It is early morning. The world is dark blue and cold. A thin pale line traces a horizon that wasn’t there a moment before, when the darkness made no distinction of earth and sky. The sky lightens faster, from dove grey to the silver of vacant mirrors. Rose-tinted edges rise up and spread out into a bright opalescence. What was once so firm, so permanent seems at once weightless, boundless.
A wave of frustration washes over you as you step into your white, egg-shaped Ford Aspire and turn the key in the ignition. The car doesn’t warm up quickly enough and the “check engine” light is always on, “a warning light malfunction” the shady used-car dealer had said a year ago. The car spews out a fog of condensation as you step out to scrape the frost off the windshield.
You step back into the car and press the accelerator several times, trying to warm up the clammy interior. All the windows immediately fog up. You will have to wait until they clear before you can back out of the narrow driveway. There are unforgiving ditches on either side, something you once regretfully overlooked. You try to shake the sleepiness off, there is no time for coffee or breakfast. You should have gone to bed earlier, you won’t get a chance to rest again, not until tonight.
At this very moment, your life seems fixed: a heap of chores, routine tasks, practical expectations and duties to fulfill, work that must get done, no days off and no one else to rely on. Everything else is just a dream, as fleeting and ephemeral as the dawn.
The streets are dark and empty as we step out of the town theater. We have just seen a stage play, one deserving of a full audience and a standing ovation but received only the latter. The air is dry and cold. It is night. Snow powders everything lightly, diffusing all other colors. There is only black, white and a variance of greys. We look up at the street lamps and notice it is snowing again, just barely, not enough to see the flakes descend beyond the sharp cones of light. The town square is mostly vacant, a few cars make their way unobtrusively. The muffled silence becomes an all-consuming presence as we walk.
Our hands in our coat pockets, our elbows touching, we stroll down the sidewalk, looking for an excuse to stay longer. We linger in front of shop windows, their bright rectangles casting our shadows starkly on the white ground. There are felt hats, woolen scarves and gloves displayed on wooden shelves. It feels time has stood still. We catch our reflections on the glass and the lights of an open diner down the adjacent street. It beckons to us.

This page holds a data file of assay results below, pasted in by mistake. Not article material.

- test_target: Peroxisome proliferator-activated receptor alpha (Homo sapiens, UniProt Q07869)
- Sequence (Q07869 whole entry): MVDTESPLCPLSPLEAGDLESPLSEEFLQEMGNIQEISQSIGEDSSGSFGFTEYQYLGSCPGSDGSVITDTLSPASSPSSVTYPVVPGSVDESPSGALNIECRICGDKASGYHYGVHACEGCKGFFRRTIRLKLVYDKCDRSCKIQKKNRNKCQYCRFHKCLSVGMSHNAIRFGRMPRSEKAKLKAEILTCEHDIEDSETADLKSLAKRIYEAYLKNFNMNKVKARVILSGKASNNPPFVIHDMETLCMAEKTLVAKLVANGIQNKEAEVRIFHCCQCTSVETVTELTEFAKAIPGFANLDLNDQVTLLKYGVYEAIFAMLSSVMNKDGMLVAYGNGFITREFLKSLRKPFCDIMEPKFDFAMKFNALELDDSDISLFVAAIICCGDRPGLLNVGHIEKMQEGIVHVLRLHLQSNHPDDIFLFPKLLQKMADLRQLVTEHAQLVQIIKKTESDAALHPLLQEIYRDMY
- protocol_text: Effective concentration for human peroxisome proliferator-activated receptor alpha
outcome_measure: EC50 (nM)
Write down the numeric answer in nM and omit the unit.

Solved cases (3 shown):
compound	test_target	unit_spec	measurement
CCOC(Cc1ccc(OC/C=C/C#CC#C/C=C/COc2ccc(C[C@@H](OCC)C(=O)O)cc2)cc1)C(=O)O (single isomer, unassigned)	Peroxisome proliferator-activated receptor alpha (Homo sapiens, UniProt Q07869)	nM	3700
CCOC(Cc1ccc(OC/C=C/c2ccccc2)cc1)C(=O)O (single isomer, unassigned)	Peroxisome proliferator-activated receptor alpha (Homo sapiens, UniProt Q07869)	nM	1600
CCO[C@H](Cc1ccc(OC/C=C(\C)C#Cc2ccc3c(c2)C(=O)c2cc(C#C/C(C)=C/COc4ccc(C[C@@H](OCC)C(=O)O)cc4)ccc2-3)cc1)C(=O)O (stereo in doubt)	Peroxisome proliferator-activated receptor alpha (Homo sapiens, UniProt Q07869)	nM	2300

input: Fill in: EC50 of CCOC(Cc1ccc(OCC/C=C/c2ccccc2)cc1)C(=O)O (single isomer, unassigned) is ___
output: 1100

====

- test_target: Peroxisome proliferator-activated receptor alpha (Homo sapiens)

There is a wooden house built on the side of the hill by the narrow road as it takes you down to the rocky shore. The house is the soft blue of worn denim. It is roomy and always smells of cedar. It has a dark grey pitched roof and an inviting porch. Its large bay windows take in the sea, the mountains, the sky, and every magnificent sunrise and sunset. The windows are spotless and there are no curtains to obscure its stunning views and its warm, comfortable interior.
You look at this house every time you walk to the beach. A young family lives there. They have three beautiful children playing in their sprawling garden, inside a playhouse, or up in the apple trees. Their mother sits on the porch and looks on. She has a kind face and sparkling eyes brimming with laughter. She must be so happy, you think. She is living your dream.
When you returned after all those years away, you found yourself coming back to your old dreams. Dreams that had attached themselves to special places and remained there long after. Remained long after those places have been changed or demolished. They waited for you to return, to recollect them, turn them over in your hand, like a cache of smooth pebbles. Cherished and scattered back to the earth.
Text and pictures by M.P. Baecker.